Wednesday, March 2, 2011

Waipoua Forest, NZ: Botanical Wonders

There is not many a vegetable that we do not like. At home we have the thing called the sweet potato, and its cousin the yam, both of which we do savor. But here in new Zealand there is the kumara, a purple-skinned variety that makes me get more than normally excited for dinner. And here in the Northland we went through the otherwise drab town of Dargaville. Not worthy of note, other than the fact that this is the kumara capital of New Zealand, where 70% of the country's crop is grown.

One jolly kumara on the side of the road.

Kumara fields forever!

And just to the north there is another botanical wonder. At one time, before the arrival of European settlers in the mid-19th century, the hills of the Northland were covered with thick forests. Immense Kauri trees grew here, some thousands of years old and tens of meters in height and girth. The trees grew tall and straight, and made good ship masts in the grand era of sailing ships. This native wood was used to make many things -- mail boxes, furniture -- but also was a major commodity for export for this young and developing country. The forest was stripped for pasture, and all that remains are a few pockets of this once great forest. Visiting the Waipoua Forest was the primary reason we came here to the Northland.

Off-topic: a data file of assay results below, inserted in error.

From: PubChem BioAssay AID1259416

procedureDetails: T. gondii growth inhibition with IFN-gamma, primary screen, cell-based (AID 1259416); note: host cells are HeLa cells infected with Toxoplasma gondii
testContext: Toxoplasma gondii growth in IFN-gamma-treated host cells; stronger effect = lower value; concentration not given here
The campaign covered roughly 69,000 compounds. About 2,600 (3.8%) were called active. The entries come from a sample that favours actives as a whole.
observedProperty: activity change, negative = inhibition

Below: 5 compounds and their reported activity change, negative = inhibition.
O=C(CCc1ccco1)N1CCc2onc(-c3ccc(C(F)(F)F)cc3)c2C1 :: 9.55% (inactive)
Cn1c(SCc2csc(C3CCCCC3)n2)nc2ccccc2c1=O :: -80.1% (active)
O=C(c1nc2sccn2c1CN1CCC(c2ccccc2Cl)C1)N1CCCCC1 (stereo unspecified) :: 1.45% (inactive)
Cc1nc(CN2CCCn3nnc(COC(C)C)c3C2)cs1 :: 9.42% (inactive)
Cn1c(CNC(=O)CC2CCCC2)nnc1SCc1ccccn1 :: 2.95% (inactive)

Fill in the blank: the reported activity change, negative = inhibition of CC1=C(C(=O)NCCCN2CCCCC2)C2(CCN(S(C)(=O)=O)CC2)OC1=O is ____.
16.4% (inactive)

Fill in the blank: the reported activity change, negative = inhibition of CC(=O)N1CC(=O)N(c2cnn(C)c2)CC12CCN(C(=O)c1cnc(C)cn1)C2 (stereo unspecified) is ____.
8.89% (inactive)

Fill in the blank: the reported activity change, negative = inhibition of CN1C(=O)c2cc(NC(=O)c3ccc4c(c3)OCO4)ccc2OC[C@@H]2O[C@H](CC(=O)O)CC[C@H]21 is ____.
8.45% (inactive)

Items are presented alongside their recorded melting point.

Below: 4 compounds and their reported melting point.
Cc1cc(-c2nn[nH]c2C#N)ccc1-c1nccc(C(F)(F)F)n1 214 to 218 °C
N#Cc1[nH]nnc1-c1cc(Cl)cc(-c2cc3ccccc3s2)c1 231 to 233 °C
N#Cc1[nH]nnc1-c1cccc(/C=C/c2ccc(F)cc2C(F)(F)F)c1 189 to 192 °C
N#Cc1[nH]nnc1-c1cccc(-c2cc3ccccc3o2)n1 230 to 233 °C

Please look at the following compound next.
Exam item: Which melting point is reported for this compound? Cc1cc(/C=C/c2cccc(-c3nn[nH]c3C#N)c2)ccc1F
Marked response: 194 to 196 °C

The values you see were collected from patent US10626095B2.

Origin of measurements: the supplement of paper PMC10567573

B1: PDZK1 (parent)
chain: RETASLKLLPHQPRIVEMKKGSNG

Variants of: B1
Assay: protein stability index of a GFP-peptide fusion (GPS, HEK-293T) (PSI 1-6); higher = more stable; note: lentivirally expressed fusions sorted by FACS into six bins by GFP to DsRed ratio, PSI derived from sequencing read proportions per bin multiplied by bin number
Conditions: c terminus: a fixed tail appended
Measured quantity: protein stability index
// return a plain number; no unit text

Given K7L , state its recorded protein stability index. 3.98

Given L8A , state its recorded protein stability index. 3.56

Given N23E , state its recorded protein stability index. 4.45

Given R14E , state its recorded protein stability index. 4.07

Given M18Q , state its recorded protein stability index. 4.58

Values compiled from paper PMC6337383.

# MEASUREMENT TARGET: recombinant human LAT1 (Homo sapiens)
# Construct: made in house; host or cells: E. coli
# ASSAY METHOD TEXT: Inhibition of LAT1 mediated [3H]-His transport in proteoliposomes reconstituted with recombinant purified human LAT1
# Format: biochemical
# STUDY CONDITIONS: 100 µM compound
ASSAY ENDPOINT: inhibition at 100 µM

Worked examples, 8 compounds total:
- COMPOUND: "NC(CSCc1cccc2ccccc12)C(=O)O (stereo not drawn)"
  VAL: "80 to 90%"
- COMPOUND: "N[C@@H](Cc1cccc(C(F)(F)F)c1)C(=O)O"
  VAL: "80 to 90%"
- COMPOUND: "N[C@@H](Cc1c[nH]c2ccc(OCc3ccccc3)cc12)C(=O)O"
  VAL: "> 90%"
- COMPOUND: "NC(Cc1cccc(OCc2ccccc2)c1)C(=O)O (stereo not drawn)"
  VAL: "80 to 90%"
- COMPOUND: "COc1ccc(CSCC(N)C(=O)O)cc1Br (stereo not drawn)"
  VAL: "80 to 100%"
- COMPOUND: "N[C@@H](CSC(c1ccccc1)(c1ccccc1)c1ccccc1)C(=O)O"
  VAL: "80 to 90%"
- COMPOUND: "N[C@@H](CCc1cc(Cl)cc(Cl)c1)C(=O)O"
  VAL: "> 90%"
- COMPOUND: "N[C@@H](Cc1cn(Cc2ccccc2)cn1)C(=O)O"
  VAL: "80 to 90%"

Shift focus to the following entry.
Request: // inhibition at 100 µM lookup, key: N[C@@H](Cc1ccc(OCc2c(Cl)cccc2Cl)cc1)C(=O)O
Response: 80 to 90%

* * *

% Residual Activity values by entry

The feeling of seeing these trees was the same as standing next to the great Sequoia or Bristlecone Pine -- how insignificnt our time on is Earth in comparison to a tree that is two thousand years old.

Fungus growing on the bark of this Kauri tree.
Passing trough a section of one-lane road, narrowed to fit between two towering Kauri trees.
A grouping of trees known as the "Four Sisters".
The canopy of the trees support a whole ecosystem of other plants.
Te Matua Ngahere -- "Father of the Forest"  -- the second largest remaining Kauri with a girth of 16.4 meters and height of 29.9 meters. 
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